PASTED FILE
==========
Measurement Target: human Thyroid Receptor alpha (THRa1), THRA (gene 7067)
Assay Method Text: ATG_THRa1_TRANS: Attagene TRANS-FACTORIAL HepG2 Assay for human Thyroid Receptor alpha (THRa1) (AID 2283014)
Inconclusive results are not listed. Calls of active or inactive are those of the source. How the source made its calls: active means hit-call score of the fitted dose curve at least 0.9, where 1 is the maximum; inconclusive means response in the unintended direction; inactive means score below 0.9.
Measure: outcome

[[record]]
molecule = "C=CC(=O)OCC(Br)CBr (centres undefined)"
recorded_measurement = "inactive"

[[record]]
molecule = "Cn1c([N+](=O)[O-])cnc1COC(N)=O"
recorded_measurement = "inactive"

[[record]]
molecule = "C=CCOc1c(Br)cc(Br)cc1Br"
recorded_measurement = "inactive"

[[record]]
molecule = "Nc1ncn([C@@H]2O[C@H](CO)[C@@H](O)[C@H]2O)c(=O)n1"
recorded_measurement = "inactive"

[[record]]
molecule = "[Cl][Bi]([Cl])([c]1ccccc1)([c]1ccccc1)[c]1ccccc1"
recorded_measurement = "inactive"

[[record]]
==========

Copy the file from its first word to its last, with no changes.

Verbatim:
Measurement Target: human Thyroid Receptor alpha (THRa1), THRA (gene 7067)
Assay Method Text: ATG_THRa1_TRANS: Attagene TRANS-FACTORIAL HepG2 Assay for human Thyroid Receptor alpha (THRa1) (AID 2283014)
Inconclusive results are not listed. Calls of active or inactive are those of the source. How the source made its calls: active means hit-call score of the fitted dose curve at least 0.9, where 1 is the maximum; inconclusive means response in the unintended direction; inactive means score below 0.9.
Measure: outcome

[[record]]
molecule = "C=CC(=O)OCC(Br)CBr (centres undefined)"
recorded_measurement = "inactive"

[[record]]
molecule = "Cn1c([N+](=O)[O-])cnc1COC(N)=O"
recorded_measurement = "inactive"

[[record]]
molecule = "C=CCOc1c(Br)cc(Br)cc1Br"
recorded_measurement = "inactive"

[[record]]
molecule = "Nc1ncn([C@@H]2O[C@H](CO)[C@@H](O)[C@H]2O)c(=O)n1"
recorded_measurement = "inactive"

[[record]]
molecule = "[Cl][Bi]([Cl])([c]1ccccc1)([c]1ccccc1)[c]1ccccc1"
recorded_measurement = "inactive"

[[record]]